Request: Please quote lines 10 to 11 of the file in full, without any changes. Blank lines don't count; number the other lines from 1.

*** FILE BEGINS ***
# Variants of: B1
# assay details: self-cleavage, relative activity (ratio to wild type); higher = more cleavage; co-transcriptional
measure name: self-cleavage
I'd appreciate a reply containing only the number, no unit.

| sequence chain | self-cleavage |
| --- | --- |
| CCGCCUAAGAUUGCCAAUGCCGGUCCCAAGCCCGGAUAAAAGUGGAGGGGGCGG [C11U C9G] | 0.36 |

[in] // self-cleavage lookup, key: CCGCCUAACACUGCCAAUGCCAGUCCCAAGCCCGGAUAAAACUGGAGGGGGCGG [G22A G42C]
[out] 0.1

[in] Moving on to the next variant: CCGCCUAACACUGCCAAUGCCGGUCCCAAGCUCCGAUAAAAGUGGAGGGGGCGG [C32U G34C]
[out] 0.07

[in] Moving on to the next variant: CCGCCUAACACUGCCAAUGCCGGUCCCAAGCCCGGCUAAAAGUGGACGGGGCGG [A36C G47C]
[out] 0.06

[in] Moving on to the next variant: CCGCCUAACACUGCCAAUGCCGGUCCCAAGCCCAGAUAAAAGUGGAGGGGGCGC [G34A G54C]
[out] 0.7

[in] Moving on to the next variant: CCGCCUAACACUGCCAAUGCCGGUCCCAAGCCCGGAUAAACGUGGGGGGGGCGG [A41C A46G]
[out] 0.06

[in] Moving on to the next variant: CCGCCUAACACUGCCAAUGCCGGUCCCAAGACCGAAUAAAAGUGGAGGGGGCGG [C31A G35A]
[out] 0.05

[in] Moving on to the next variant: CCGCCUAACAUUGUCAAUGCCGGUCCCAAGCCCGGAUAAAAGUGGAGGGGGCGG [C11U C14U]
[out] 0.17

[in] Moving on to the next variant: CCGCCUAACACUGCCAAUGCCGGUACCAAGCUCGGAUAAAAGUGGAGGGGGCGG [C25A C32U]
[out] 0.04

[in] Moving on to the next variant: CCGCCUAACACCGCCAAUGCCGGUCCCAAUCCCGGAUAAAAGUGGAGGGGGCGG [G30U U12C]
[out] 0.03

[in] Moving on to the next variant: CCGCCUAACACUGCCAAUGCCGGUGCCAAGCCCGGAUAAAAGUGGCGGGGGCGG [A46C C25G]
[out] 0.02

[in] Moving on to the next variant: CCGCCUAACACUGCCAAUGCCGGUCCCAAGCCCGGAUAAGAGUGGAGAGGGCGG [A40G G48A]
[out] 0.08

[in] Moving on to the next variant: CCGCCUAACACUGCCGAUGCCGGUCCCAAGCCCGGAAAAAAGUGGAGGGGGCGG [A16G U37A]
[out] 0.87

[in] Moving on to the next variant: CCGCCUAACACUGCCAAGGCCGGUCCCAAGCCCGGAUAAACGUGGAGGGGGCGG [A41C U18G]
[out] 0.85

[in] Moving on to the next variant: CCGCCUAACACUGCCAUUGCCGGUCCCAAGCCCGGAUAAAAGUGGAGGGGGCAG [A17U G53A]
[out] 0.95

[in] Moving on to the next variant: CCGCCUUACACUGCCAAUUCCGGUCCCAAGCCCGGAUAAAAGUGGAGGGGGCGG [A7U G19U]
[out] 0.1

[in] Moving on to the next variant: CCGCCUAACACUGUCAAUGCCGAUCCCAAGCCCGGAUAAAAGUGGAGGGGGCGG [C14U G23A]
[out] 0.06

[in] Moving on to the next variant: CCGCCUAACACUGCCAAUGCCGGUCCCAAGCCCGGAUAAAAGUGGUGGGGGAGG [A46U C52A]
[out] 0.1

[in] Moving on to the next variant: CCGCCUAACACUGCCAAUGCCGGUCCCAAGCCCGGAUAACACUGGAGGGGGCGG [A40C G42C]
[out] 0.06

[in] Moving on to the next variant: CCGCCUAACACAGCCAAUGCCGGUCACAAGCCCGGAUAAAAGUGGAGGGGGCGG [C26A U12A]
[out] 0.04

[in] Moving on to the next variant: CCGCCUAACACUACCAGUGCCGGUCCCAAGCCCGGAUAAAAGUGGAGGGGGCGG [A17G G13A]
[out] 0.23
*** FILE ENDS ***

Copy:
[in] Moving on to the next variant: CCGCCUAACACUGCCAAUGCCGGUCCCAAGCUCCGAUAAAAGUGGAGGGGGCGG [C32U G34C]
[out] 0.07